If you are training a new puppy or dog that hasn’t been left before, start practicing this method with very short departures initially. Think stepping out to get groceries. If all goes well, start increasing your time, little by little. A human minute may equal a dog hour, so take puppy steps when increasing your time away incrementally.

  • Training Tip: Want a protocol that walks you through it? Separation Anxiety training protocol by famed dog trainer Victoria Stilwell can be found here.

Try House Training Your Dog

Spend time training around the house. Show your dog how to behave in simple daily routines. Little increments and minutes, anything can be an opportunity for training. Instead of just going for a walk, ask him to sit at stop-walks, lay down when you’re having a coffee outside at Starbucks, wait for your OK to greet new people and dogs. Train your dog to sit and wait to be greeted by guests, move aside when you go to the refrigerator, and go to the bathroom on cue. Establishing these routines––and of course rewarding good behavior––helps create new patterns for house behavior that gives them strong guidelines, discipline, and confidence. Dogs want to be good and please us, we just have to show them how.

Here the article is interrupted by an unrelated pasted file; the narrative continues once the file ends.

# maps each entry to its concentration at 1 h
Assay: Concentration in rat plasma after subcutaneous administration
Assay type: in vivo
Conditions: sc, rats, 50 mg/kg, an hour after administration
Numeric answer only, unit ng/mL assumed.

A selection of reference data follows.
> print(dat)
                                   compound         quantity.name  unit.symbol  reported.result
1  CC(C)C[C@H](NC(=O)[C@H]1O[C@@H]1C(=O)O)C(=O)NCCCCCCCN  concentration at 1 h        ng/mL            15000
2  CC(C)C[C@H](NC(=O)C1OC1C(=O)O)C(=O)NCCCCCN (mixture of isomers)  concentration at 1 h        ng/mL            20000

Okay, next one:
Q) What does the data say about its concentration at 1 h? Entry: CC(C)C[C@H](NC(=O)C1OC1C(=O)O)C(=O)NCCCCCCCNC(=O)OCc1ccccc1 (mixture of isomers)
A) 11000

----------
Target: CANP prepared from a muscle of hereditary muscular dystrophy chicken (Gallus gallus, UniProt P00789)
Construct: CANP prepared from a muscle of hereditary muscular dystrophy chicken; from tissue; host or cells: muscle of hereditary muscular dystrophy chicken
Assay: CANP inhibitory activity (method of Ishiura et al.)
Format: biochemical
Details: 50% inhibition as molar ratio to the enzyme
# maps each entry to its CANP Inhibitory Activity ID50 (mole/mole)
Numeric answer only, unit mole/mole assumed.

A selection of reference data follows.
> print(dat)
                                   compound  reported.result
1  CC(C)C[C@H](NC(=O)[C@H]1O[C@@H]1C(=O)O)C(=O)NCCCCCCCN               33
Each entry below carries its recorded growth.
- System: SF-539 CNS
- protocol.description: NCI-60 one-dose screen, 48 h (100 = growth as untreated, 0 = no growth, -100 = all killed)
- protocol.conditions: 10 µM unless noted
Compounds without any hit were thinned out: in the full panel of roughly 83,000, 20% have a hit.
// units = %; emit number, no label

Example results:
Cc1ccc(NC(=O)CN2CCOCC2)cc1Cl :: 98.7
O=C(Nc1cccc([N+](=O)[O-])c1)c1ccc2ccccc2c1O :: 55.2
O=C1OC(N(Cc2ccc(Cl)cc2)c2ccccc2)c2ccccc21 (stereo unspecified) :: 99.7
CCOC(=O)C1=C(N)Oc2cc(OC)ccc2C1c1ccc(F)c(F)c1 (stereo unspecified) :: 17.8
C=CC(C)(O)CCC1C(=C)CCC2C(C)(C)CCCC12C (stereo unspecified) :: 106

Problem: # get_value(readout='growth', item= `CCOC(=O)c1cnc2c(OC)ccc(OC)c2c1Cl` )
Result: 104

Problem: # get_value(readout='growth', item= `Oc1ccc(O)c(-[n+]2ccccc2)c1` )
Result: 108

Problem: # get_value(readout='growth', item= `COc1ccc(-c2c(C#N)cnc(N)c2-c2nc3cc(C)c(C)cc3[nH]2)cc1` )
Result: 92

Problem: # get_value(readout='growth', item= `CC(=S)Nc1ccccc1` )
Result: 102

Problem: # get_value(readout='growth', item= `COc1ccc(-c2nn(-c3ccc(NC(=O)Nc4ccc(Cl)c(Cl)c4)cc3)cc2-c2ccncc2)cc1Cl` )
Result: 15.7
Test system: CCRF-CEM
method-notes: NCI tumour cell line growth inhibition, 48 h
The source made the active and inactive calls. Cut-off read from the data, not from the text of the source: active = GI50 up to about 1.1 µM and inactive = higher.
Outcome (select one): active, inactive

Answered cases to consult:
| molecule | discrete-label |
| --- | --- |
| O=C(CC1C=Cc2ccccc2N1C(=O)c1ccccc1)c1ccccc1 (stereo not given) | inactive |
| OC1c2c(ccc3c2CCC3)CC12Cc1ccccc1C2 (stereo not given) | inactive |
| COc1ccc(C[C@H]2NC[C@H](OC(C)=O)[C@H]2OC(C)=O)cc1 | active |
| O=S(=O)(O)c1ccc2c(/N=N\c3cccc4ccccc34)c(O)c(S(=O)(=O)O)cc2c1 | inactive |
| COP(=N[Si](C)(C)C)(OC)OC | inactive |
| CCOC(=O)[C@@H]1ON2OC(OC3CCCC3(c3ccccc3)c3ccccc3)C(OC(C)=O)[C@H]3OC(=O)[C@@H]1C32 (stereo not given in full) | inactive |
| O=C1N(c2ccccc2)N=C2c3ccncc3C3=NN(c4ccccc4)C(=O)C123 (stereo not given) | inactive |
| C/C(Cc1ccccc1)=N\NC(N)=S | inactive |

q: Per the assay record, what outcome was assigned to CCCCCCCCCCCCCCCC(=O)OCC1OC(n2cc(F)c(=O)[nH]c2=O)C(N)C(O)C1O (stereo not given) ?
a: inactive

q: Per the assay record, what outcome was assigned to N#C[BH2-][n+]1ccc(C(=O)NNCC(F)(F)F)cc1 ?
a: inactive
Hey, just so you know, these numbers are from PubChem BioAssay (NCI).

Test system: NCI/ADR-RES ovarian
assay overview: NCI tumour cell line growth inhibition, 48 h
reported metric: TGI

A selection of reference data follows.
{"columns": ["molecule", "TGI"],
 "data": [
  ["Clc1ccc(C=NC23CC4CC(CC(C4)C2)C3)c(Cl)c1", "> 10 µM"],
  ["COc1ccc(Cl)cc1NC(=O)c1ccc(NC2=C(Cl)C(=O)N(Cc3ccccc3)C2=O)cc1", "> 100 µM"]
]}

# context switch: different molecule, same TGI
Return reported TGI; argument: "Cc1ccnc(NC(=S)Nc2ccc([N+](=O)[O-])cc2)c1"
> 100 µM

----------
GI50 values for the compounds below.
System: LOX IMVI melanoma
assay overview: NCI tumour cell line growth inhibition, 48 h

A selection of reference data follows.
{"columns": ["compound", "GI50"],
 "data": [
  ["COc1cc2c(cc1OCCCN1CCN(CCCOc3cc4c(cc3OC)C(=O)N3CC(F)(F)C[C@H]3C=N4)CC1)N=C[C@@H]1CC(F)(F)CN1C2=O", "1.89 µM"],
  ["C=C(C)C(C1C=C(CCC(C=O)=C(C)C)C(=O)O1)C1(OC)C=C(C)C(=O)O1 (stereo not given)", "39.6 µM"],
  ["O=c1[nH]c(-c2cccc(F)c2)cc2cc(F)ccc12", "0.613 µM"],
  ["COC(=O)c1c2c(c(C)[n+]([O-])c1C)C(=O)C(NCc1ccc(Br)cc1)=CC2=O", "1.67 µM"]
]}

Ok, have you tried it all?? Then it’s time to dive into our reconditioning program:

9 Steps, 1 weekend: Reconditioning Protocol